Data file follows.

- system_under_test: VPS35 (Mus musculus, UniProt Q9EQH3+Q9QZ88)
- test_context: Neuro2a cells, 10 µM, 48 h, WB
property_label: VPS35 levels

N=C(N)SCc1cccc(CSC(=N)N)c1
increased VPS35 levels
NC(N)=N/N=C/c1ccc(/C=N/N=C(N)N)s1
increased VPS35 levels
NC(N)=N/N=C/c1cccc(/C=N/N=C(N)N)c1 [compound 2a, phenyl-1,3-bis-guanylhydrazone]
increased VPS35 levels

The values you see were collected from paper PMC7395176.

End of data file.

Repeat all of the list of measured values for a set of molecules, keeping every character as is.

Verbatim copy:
- system_under_test: VPS35 (Mus musculus, UniProt Q9EQH3+Q9QZ88)
- test_context: Neuro2a cells, 10 µM, 48 h, WB
property_label: VPS35 levels

N=C(N)SCc1cccc(CSC(=N)N)c1
increased VPS35 levels
NC(N)=N/N=C/c1ccc(/C=N/N=C(N)N)s1
increased VPS35 levels
NC(N)=N/N=C/c1cccc(/C=N/N=C(N)N)c1 [compound 2a, phenyl-1,3-bis-guanylhydrazone]
increased VPS35 levels

The values you see were collected from paper PMC7395176.